Conversations with a Crime Boss: Doing Asian Criminal Business

45 Pages Posted: 5 Jan 2010

See all articles by Nafis Hanif

Nafis Hanif

The University of Sydney Law School

Mark Findlay

Singapore Management University - School of Law; Singapore Management University - Centre for AI & Data Governance

Date Written: January 4, 2010

Abstract

Media piracy, in Malaysia, is organised through illicit negotiations between a dominant crime syndicate and consumers, street-corner gang leaders, the Malaysian police, custom officers and directors of the Malaysian Film Censorship Board. These key social actors who crossover class, race, religion, gang membership, and bridge porous legitimate and illegitimate commercial and political sectors of society establish a mutually collaborative relationship by negotiating their asymmetrical social capital, according to a conventional cost-benefit analysis. Contextual analyses of these illicit interactions identify criminal enterprise opportunities and plot the interactive progress of enterprise as it unfolds, against models of organisational and functional inter-connection. The dominant crime syndicate leader, whose perspective pervades this paper, strategically negotiates a cooperative relationship with corrupt regulators (1) to ensure the marketability of pirated films among consumers is unrivaled by legitimate suppliers, (2) to operate a profitable criminal enterprise that is uninterrupted by social control agents, and (3) to dominate the role of primary supplier of pirated DVDs and enforce order among other criminal groups within the illegitimate sector of society. In arguing the salience and specific business location of enterprise theory to appreciate organised crime and debunk normative theoretical frameworks of race, class, gender, this paper argues differing methodological frameworks to be a primary cause of the discordance. The ‘two-napkins’ methodology employed in this paper is shown to be more advantages over those of preceding studies where enterprise is the research concern. Interactive variant analysis enables rather than confuse as it has in the past, understanding Asian organized crime as business.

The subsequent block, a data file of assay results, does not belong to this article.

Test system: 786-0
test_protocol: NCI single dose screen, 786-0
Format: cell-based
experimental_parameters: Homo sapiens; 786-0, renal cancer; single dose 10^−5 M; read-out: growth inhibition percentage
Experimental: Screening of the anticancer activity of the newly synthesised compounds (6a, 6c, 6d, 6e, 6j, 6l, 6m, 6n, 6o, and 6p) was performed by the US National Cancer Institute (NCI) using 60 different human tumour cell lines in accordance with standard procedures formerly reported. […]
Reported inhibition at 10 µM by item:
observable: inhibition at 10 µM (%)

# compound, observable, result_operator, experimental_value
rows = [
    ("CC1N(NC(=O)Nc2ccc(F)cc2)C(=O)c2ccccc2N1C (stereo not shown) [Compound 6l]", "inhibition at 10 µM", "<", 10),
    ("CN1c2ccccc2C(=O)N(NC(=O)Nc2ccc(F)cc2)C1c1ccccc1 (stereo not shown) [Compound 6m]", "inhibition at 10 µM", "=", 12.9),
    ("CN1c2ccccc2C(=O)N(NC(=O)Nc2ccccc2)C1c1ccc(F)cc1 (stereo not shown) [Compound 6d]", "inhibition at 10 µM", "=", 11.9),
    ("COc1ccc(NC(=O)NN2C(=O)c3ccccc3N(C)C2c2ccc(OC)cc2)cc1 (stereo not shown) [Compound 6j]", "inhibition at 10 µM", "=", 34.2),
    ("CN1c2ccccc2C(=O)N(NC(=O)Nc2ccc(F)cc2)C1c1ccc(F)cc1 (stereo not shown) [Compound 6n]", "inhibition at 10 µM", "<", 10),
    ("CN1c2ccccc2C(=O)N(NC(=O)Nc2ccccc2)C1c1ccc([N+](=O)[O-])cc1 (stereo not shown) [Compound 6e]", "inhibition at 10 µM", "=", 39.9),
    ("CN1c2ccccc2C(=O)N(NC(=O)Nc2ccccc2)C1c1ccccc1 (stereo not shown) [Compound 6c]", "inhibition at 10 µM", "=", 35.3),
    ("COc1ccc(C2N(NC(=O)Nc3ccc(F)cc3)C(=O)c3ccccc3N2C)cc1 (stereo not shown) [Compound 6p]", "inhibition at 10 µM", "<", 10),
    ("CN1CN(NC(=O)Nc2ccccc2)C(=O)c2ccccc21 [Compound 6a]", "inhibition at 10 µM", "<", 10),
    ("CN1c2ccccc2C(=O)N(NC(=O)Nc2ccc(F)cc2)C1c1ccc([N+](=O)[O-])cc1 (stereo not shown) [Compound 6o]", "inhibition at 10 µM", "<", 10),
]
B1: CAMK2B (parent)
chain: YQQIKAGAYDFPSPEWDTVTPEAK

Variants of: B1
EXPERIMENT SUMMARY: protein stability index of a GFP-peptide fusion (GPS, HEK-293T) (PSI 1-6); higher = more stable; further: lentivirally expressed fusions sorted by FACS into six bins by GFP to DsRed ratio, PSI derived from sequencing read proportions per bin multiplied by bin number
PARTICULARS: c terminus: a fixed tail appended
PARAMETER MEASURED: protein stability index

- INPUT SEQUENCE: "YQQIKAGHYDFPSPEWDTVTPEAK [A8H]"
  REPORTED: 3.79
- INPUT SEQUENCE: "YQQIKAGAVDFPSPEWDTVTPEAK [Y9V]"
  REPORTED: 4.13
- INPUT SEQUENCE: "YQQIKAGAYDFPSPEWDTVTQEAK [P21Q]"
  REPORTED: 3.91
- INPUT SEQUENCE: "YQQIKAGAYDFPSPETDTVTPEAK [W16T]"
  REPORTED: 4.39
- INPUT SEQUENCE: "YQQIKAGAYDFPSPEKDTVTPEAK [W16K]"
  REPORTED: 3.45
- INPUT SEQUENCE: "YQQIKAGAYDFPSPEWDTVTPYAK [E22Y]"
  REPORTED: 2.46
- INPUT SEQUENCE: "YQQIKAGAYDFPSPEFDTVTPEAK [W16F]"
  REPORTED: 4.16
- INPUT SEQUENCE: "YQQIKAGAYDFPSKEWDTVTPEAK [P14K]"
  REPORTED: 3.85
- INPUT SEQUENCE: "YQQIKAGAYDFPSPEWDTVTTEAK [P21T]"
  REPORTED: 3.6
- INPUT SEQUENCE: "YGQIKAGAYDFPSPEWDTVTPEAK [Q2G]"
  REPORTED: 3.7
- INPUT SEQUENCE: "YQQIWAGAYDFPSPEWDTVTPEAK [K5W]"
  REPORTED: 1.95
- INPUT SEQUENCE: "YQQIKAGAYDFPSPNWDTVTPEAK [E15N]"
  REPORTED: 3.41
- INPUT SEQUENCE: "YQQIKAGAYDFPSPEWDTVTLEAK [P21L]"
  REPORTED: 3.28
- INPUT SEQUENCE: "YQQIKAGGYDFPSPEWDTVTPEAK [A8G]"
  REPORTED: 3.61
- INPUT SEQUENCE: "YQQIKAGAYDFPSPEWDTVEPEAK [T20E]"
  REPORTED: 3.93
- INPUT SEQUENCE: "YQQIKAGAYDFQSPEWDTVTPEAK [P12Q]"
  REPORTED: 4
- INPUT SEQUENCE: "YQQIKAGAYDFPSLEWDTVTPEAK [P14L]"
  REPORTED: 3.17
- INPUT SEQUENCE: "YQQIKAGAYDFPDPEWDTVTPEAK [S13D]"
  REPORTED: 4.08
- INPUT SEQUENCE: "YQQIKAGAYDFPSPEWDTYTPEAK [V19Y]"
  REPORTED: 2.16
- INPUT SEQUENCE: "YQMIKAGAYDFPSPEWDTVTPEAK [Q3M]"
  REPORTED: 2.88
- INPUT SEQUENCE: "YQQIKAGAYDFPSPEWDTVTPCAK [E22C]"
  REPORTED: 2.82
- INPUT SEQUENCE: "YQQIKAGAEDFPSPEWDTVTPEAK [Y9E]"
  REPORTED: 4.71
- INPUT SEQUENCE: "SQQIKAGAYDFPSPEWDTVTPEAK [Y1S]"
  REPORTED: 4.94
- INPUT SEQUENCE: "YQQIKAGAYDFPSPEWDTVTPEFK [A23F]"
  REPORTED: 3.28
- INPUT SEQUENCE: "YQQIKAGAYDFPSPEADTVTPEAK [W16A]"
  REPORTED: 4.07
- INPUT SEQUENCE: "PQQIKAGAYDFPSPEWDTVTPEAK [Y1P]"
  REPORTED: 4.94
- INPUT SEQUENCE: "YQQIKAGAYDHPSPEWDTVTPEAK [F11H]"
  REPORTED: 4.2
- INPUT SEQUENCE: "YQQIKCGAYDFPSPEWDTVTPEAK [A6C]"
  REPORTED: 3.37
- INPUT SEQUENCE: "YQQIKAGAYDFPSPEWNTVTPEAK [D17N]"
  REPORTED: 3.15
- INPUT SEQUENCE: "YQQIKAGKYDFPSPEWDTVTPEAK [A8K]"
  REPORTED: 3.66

Keywords: media piracy, enterprise theory, porosity between legitimate and illegitimate sectors, 'two-napkins' methodology

JEL Classification: K10, K14, K30

Suggested Citation

Hanif, Nafis and Findlay, Mark James, Conversations with a Crime Boss: Doing Asian Criminal Business (January 4, 2010). Sydney Law School Research Paper No. 10/03, Available at SSRN: https://ssrn.com/abstract=1531380

Nafis Hanif (Contact Author)

The University of Sydney Law School ( email )

New Law Building, F10
The University of Sydney
Sydney, NSW 2006
Australia

Mark James Findlay

Singapore Management University - School of Law ( email )

55 Armenian Street
Singapore, 179943
Singapore

Singapore Management University - Centre for AI & Data Governance ( email )

55 Armenian Street
Singapore
Singapore

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